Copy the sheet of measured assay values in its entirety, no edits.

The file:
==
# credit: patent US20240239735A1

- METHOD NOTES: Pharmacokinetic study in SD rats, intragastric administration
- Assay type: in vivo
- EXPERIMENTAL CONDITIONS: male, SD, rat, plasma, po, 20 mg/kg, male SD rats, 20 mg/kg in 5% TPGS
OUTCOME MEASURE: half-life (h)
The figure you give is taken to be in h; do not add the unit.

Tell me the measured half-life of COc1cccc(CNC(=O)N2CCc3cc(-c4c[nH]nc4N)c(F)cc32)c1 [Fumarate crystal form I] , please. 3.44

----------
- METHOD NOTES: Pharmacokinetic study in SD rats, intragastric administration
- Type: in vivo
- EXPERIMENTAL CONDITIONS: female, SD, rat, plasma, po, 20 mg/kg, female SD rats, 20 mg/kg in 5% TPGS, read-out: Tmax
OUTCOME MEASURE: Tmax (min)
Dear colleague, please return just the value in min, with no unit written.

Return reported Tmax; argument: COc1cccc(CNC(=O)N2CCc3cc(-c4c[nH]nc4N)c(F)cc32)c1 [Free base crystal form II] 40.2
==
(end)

# credit: patent US20240239735A1

- METHOD NOTES: Pharmacokinetic study in SD rats, intragastric administration
- Assay type: in vivo
- EXPERIMENTAL CONDITIONS: male, SD, rat, plasma, po, 20 mg/kg, male SD rats, 20 mg/kg in 5% TPGS
OUTCOME MEASURE: half-life (h)
The figure you give is taken to be in h; do not add the unit.

Tell me the measured half-life of COc1cccc(CNC(=O)N2CCc3cc(-c4c[nH]nc4N)c(F)cc32)c1 [Fumarate crystal form I] , please. 3.44

----------
- METHOD NOTES: Pharmacokinetic study in SD rats, intragastric administration
- Type: in vivo
- EXPERIMENTAL CONDITIONS: female, SD, rat, plasma, po, 20 mg/kg, female SD rats, 20 mg/kg in 5% TPGS, read-out: Tmax
OUTCOME MEASURE: Tmax (min)
Dear colleague, please return just the value in min, with no unit written.

Return reported Tmax; argument: COc1cccc(CNC(=O)N2CCc3cc(-c4c[nH]nc4N)c(F)cc32)c1 [Free base crystal form II] 40.2